The National Environmental Health Association (NEHA), in partnership with ecoAmerica, Climate for Health (https://ecoamer ica.org/health/), is developing resources for NEHA members to address climate change impacts. Some of those resources include a video that features NEHA member climate change success stories and a Climate Change and Emergency Preparedness and Response White Paper that addresses how emergency preparedness and response are directly related to climate change.
Climate Change Success Story Video
The climate change success story video showcases NEHA members addressing climate change impacts from Cambridge, Massachusetts; Franklin County, Ohio; and Salt Lake County, Utah. Environmental health professionals and members of NEHAs Climate Change Committee share their inspiring stories that address strategies for adaptation, mitigation at the community level, and strong coalitions and collaborations. To view the video, please visit www.neha.org/node/60356.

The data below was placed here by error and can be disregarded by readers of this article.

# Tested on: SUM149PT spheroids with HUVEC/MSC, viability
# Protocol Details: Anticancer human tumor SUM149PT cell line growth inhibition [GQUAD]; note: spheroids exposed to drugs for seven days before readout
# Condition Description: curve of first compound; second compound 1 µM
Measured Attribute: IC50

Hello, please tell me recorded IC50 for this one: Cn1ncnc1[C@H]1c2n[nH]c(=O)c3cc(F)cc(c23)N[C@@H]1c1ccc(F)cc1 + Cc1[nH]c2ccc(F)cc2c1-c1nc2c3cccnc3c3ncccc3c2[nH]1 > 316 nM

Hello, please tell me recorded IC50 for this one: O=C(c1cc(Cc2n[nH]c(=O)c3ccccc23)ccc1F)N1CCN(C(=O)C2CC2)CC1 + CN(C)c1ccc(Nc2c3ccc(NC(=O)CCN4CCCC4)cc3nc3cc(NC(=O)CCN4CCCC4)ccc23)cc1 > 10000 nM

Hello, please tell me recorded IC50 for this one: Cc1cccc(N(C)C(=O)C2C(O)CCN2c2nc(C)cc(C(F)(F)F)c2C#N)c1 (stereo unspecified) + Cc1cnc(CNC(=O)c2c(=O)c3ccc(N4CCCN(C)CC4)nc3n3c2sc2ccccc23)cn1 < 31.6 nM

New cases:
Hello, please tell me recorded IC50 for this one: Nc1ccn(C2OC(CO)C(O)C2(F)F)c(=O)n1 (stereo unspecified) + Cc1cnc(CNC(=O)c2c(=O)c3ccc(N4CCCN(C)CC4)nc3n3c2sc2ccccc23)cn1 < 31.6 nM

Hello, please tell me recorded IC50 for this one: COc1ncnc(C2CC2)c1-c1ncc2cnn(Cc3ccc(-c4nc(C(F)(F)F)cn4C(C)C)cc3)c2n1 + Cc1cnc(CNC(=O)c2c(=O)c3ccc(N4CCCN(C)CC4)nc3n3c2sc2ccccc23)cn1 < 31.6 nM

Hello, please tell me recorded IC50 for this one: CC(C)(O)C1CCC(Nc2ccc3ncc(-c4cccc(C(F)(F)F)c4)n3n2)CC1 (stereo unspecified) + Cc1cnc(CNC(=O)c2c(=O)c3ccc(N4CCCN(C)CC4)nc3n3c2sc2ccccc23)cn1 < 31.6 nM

The city of Cambridge, Massachusetts, released a comprehensive climate change vulnerability assessment (CCVA) in 2015 and it was determined that the climate of the past is no longer a reliable indicator of the future. The CCVA endeavored to model what would happen to city residents and the built environment when there was an increase in temperature, precipitation, sea-level rise, and coastal storm surge, as well as the implications these increases would have on economics, health, and well-being. The assessment identified Cambridge's key physical and social vulnerabilities based on the assumption that no actions are taken and modeled risks were varied by neighborhood and demographic factors.
The city ranked vulnerability factors and critical assets that led to prioritizing two main neighborhoods to develop climate change preparedness and resilience plans (CCPR). The goal of a CCPR plan is to provide a realistic set of actions and strategies in both the short- and long-term that could be implemented in partnership with the city, its residents, and partner organizations and businesses. The CCPR plan is divided into sections that address social and physical vulnerabilities, including health status, buildings and infrastructure, and the natural ecosystem. Cambridge focused on novel community engagement strategies aimed at building neighborhood social capital, enhancing social connections before an emergency exists, and increasing resident self-determination and...